For a family to make a home in a new community, at least two pieces need to be in place: job opportunities and access to high-quality education. Understand the power of those two things and you begin to understand the power of the Rural Schools Collaborative (RSC), a nonprofit focused on recruiting and developing teacher-leaders, advancing place-based education, and harnessing philanthropy to foster communities where educators, students, and other residents have what they need to build sustainable futures together.
With teacher shortages plaguing rural areas across the nation and rural schools often underfunded, RSC’s multifaceted strategy has gained traction in the seven short years since it was established.
“The focus has remained the same—what has changed is the scale and the scope,” said Joshua Gibb, president and CEO of Galesburg Community Foundation and a founding board member of RSC. “When we started in 2015, we were a group of like-minded volunteers from Illinois and Missouri who believed education was critically important to the vitality of rural communities. Now the Collaborative has expanded into a national organization, and we’re seeing this work have a real impact on rebuilding communities.”
RSC’s footprint may reach from coast to coast, but it stands rooted right here in Knox and Warren Counties. In fact, the organization recently moved its headquarters from Monmouth to a bigger space in Galesburg. “In partnership with Monmouth College, Galesburg Community Foundation is a key reason why we have planted our roots here in Illinois and continue to deepen our commitment to our local region,” said Taylor McCabe-Juhnke, RSC’s executive director, who herself relocated to Galesburg from Seattle to take the role in July 2021.
One key to RSC’s growth is the way it has elevated stories of rural communities across the country that are seeing success. That includes the I Am a Rural Teacher national advocacy campaign, a collaboration between RSC and the National Rural Education Association. Funded by the Bill and Melinda Gates Foundation, I Am a Rural Teacher not only gives educators a voice but also connects them—to each other, to empowering resources, and to job openings.
For the Community Foundation and its mission of building strong and healthy communities, supporting the work of bringing talented teachers to rural areas and setting them up to succeed couldn’t be a better fit. “We want the best and brightest teaching our children, and we want our teachers to partner with our families and communities,” said Gibb. “Public education is the place that almost everyone in the community has an interface.”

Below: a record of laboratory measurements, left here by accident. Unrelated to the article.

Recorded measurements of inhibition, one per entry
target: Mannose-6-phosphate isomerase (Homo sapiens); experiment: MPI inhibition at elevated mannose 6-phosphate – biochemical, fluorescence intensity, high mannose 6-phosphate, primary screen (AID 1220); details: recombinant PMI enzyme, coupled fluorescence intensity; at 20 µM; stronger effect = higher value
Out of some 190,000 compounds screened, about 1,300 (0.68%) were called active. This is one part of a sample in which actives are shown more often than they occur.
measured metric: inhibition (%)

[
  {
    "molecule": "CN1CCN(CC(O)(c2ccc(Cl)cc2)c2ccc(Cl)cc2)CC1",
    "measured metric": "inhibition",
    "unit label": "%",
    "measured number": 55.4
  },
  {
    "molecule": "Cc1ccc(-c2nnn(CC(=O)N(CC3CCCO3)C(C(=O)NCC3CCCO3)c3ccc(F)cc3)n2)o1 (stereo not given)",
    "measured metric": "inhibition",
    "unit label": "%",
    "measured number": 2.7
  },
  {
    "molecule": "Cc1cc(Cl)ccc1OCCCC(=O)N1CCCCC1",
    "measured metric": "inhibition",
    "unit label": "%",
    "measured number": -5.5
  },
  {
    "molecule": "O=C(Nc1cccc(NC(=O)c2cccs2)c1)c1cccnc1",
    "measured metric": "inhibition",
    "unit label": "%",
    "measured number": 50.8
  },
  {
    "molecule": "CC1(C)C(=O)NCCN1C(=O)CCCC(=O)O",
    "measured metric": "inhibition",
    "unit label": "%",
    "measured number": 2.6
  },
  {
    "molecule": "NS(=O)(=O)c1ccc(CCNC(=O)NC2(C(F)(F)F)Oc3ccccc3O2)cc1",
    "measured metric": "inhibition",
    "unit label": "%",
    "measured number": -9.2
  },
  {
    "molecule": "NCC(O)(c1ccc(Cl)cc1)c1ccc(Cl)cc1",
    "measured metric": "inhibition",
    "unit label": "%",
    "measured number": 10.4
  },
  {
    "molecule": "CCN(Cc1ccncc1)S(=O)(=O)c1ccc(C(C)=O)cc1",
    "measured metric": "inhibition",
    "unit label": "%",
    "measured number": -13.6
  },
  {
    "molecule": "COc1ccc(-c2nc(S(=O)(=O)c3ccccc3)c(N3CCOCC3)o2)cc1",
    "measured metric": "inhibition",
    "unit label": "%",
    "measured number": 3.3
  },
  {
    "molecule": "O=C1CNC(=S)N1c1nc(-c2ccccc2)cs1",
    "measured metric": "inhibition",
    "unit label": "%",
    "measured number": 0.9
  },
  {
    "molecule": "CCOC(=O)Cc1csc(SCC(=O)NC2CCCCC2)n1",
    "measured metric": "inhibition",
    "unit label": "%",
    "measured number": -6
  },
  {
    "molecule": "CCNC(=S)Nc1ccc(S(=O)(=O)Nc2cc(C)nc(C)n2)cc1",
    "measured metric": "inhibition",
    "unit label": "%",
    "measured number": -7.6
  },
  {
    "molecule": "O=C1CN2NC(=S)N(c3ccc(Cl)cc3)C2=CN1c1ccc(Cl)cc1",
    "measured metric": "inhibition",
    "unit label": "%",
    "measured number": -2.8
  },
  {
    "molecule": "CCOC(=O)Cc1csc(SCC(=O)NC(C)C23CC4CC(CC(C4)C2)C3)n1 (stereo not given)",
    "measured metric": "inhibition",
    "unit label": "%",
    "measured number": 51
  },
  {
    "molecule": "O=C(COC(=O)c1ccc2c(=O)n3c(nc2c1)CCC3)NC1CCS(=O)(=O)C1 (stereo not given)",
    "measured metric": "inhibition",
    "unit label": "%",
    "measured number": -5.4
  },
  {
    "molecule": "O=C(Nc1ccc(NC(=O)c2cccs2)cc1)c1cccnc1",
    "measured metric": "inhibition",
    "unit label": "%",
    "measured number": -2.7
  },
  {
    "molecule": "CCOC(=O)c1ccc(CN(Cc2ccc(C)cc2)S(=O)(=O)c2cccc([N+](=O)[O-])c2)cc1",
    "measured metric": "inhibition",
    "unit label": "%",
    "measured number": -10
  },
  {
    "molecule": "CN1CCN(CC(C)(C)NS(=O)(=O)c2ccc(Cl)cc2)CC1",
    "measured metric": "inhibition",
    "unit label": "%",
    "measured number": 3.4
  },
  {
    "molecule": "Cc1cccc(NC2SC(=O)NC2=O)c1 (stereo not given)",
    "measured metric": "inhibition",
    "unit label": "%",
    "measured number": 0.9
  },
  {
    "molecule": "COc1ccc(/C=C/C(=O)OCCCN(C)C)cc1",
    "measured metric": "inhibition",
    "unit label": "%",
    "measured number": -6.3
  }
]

The Community Foundation has supported RSC’s philanthropic initiatives from the beginning, with more recent grants going to rural teacher cultivation programs at Western Illinois University and Monmouth College. Echoing RSC’s Celia B. Godsil Grants in Place program, the Knoxville Community Fund, a fund of Galesburg Community Foundation, created its own Teacher Mini-grant Program. The grants funded STEM programming for junior high students, new calculators for AP calculus, and a bullying remediation initiative. The Alexis Community Fund recently awarded three mini-grants to support science education, purchase music instruments, and provide special education supplies.
“Philanthropy is part of what allows individuals, businesses and organizations, and governments to rethink their approaches to the way rural communities work,” said Gibb. “It’s a catalyst for change—a space in which you can think differently and consider change.”
“From supporting local students and teachers to creating new education pathways, Galesburg Community Foundation truly understands the importance of education as the backbone of small communities,” said McCabe-Juhnke. “It is not an exaggeration to say that Rural Schools Collaborative would not be here without the Community Foundation’s vision and support. We now serve more than 13 Regional Hubs across the United States, but our Illinois hub continues to be an exemplar of collaboration between local philanthropy, higher ed, and K-12 working together to strengthen their communities.”
For his own part, Gibb is about to conclude his service on the RSC board and a year as board chair. “It’s been a pleasure and an honor to do this work with great people across the country,” he reflected. “Taylor and her team have taken the Collaborative to places I could not have fathomed in 2015. Galesburg Community Foundation is honored to have played a small part in their continuing story, and I will continue to be an advocate for its work, locally and throughout its network.”